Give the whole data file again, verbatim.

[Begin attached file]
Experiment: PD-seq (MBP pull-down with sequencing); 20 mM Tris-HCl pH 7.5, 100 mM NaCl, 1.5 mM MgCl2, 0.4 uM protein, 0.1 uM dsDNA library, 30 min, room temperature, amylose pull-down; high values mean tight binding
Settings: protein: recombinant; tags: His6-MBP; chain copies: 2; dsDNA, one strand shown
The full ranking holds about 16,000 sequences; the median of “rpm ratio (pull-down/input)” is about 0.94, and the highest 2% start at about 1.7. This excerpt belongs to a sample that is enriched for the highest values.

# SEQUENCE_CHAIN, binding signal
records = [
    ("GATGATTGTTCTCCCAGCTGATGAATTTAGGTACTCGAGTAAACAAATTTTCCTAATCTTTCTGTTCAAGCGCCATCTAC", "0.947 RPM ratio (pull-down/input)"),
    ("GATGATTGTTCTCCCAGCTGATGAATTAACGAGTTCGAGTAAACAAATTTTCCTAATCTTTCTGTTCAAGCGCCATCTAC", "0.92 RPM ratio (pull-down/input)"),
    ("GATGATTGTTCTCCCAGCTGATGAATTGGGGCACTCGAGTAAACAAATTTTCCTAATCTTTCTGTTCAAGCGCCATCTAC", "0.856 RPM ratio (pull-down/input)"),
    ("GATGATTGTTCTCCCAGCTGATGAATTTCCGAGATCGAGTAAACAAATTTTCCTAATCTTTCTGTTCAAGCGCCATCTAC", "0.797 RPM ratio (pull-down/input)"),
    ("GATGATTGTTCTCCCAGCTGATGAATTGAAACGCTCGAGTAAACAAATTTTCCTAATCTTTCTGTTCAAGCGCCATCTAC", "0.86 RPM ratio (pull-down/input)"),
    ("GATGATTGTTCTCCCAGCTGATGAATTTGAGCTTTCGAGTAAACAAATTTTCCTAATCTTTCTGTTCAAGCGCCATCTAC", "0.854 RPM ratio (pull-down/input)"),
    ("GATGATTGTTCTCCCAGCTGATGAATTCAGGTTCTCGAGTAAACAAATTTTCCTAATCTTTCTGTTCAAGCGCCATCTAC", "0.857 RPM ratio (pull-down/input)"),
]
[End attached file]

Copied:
Experiment: PD-seq (MBP pull-down with sequencing); 20 mM Tris-HCl pH 7.5, 100 mM NaCl, 1.5 mM MgCl2, 0.4 uM protein, 0.1 uM dsDNA library, 30 min, room temperature, amylose pull-down; high values mean tight binding
Settings: protein: recombinant; tags: His6-MBP; chain copies: 2; dsDNA, one strand shown
The full ranking holds about 16,000 sequences; the median of “rpm ratio (pull-down/input)” is about 0.94, and the highest 2% start at about 1.7. This excerpt belongs to a sample that is enriched for the highest values.

# SEQUENCE_CHAIN, binding signal
records = [
    ("GATGATTGTTCTCCCAGCTGATGAATTTAGGTACTCGAGTAAACAAATTTTCCTAATCTTTCTGTTCAAGCGCCATCTAC", "0.947 RPM ratio (pull-down/input)"),
    ("GATGATTGTTCTCCCAGCTGATGAATTAACGAGTTCGAGTAAACAAATTTTCCTAATCTTTCTGTTCAAGCGCCATCTAC", "0.92 RPM ratio (pull-down/input)"),
    ("GATGATTGTTCTCCCAGCTGATGAATTGGGGCACTCGAGTAAACAAATTTTCCTAATCTTTCTGTTCAAGCGCCATCTAC", "0.856 RPM ratio (pull-down/input)"),
    ("GATGATTGTTCTCCCAGCTGATGAATTTCCGAGATCGAGTAAACAAATTTTCCTAATCTTTCTGTTCAAGCGCCATCTAC", "0.797 RPM ratio (pull-down/input)"),
    ("GATGATTGTTCTCCCAGCTGATGAATTGAAACGCTCGAGTAAACAAATTTTCCTAATCTTTCTGTTCAAGCGCCATCTAC", "0.86 RPM ratio (pull-down/input)"),
    ("GATGATTGTTCTCCCAGCTGATGAATTTGAGCTTTCGAGTAAACAAATTTTCCTAATCTTTCTGTTCAAGCGCCATCTAC", "0.854 RPM ratio (pull-down/input)"),
    ("GATGATTGTTCTCCCAGCTGATGAATTCAGGTTCTCGAGTAAACAAATTTTCCTAATCTTTCTGTTCAAGCGCCATCTAC", "0.857 RPM ratio (pull-down/input)"),
]